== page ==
Tunbridge may have outnumbered the estimated 4,500 Spennymoor contingent, but they had a considerably shorter distance to travel and were also considerably quieter for much of the day, partly thanks to Cogdon's goal.
It was his 11th goal of the Vase run and he would have had a 12th were it not for a heavy touch when put through one-on-one.
Ainsley admitted: "Gavin's a massive asset and I don't think he realises how good he is at times. He's an enigma. He goes past players for fun and he shouldn't be playing at this level.
"He's been with us for a long time, he's a loyal person, and it's only right that he had the chance to showcase his talents in the FA Vase final."
Also showcasing their talents were Graydon and Lewis Dodds in centre midfield.
The pair, each with Sunderland as teenagers, were quick on the ball and possessed an array of passes that instigated attacks, while on the flanks the pacy Wayne Phillips and Joe Walton were menacing.
Moors deserved to lead, but failed to take numerous chances. Mark Davison came closest, seeing a curling shot pushed wide by Chris Oladogba, and the pattern continued in the second half.
Oladogba denied Cogdon, who had turned in the penalty area, but the profligacy proved costly.
A weak punch by Moors' keeper led to the equaliser on 78 minutes by Stanford.
He showed composure to volley into an empty net, which was the cue for an eruption of noise from the Tunbridge supporters, who had been quiet for most of the second half.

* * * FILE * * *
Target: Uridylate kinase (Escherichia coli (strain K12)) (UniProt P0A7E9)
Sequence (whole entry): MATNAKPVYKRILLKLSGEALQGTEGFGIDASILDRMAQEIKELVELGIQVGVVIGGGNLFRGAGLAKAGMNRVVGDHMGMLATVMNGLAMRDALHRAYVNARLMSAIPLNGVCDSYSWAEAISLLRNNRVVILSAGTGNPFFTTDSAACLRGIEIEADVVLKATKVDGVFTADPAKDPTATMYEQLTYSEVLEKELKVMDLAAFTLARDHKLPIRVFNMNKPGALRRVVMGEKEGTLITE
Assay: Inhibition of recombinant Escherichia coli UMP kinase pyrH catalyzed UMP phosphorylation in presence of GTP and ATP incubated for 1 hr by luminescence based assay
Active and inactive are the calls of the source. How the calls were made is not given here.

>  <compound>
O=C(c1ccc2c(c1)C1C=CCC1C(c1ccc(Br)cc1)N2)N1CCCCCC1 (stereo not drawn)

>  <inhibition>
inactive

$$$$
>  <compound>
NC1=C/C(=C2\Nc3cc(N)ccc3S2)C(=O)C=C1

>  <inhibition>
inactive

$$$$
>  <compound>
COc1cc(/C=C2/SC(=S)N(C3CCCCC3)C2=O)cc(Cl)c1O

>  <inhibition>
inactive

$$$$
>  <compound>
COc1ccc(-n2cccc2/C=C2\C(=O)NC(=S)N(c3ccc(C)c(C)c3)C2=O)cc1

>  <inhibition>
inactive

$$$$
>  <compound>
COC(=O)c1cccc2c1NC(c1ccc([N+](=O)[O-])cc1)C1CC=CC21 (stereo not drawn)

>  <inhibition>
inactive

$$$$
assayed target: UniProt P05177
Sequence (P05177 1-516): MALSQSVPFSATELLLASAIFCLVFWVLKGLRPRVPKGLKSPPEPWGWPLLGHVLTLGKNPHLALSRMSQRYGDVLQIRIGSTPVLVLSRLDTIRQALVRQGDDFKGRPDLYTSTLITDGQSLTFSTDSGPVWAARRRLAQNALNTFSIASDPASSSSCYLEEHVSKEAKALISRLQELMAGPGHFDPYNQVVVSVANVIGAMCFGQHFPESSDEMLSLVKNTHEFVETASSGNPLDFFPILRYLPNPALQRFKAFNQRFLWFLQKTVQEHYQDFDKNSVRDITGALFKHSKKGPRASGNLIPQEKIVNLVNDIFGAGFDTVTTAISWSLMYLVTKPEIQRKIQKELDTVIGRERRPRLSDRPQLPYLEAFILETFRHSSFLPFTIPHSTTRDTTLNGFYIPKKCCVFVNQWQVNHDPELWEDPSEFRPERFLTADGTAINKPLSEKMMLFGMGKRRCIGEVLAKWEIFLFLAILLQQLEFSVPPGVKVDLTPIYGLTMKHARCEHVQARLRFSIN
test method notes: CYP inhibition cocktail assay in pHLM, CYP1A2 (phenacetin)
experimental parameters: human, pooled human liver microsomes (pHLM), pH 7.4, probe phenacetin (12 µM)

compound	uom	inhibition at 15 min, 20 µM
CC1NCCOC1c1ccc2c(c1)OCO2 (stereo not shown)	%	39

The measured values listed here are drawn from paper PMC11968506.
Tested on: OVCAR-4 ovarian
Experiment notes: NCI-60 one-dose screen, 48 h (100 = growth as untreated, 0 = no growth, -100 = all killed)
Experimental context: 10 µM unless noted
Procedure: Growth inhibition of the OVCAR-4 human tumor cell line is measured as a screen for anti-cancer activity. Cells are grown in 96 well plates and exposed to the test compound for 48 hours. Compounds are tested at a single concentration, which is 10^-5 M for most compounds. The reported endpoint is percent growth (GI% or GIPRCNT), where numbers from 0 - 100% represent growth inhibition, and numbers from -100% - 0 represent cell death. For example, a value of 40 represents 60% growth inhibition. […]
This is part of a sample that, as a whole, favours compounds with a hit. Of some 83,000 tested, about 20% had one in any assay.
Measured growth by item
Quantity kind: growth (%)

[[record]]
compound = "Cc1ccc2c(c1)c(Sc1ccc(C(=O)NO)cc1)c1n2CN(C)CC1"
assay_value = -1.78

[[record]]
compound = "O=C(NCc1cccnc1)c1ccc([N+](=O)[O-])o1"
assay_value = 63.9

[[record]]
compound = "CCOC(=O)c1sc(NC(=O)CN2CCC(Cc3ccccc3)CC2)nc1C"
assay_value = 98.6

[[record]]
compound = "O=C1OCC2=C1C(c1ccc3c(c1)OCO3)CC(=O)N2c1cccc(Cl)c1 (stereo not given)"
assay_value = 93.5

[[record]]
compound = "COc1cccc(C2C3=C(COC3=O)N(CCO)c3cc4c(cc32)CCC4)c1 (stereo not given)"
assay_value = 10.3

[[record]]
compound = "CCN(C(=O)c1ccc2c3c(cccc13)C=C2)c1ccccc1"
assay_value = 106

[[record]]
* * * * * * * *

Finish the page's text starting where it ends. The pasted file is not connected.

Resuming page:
Less than two minutes later, though, they were silenced again.
Moors' Andrew Stephenson had seen a shot blocked, so played the ball back for Graydon, who rammed the ball home first-time to become Spennymoor's match-winner.
"We missed a lot of chances. We played a lot of good stuff but didn't have a cutting edge, so when we're 1-0 up it can bite you and it did," said Ainsley.
"Maybe we could have defended it a little better, but we scored again at a good time, straight after their equaliser, which took the sting out of their tail and stopped it going to extra time, which could have been a lottery."
Tunbridge boss Martin Larkin admitted Moors were the better side.
He said. "We grew into the second half. It wasn't exactly a beautiful goal we scored, but it was deserved for the way we were staying in the game.
"We knew from the start that we would be up against it because Spennymoor are an unbelievable team for this level and if we're all being honest, they deserved to win."
On Graydon's goal, he added: "That's the difference. In the Kent League, we would either have cleared it or the player would've sliced it."
For Ainsley, the success completes a non-league double, having previously won the Northern League title on three occasions. He added: "This club is evolving.
"I don't know what's next, but this is a massive point in my career.
"The FA Vase has been the Holy Grail for Spennymoor and myself. To take it back up there where it's been for four years is a great honour."
So what next?
"I'm just waiting to see if Tony Mowbray gets sacked!"
After full-time, Moore limped up the steps to lift the Vase with Mason.
Moore will have preferred to have been an influence on the pitch, but, in the circumstances, it was the appropriate ending to Spennymoor's perfect day.